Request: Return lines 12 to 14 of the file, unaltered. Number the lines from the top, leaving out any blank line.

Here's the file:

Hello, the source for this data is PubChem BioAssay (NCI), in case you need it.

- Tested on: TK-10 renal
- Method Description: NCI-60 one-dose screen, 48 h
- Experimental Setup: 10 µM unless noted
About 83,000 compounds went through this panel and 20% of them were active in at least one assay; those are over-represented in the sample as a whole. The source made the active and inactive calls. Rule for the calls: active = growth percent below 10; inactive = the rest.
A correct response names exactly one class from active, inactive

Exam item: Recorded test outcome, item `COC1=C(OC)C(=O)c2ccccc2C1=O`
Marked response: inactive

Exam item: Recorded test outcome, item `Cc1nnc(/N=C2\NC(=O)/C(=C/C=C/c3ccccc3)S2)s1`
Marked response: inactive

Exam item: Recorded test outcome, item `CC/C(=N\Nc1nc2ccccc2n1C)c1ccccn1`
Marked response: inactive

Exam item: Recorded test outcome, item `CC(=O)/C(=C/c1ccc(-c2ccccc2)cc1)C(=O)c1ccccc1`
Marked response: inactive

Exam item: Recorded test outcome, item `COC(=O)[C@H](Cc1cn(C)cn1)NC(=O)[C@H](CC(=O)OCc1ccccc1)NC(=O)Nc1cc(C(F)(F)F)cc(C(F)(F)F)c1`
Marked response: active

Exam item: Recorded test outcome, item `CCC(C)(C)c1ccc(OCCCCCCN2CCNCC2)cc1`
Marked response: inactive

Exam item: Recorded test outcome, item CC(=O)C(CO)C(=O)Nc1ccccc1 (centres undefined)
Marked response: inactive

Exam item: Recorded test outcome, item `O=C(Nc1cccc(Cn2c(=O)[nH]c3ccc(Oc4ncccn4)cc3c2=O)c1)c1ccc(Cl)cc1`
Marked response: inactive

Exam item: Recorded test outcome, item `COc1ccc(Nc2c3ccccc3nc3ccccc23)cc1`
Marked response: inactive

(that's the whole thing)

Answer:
Marked response: inactive

Exam item: Recorded test outcome, item `CC(=O)/C(=C/c1ccc(-c2ccccc2)cc1)C(=O)c1ccccc1`
Marked response: inactive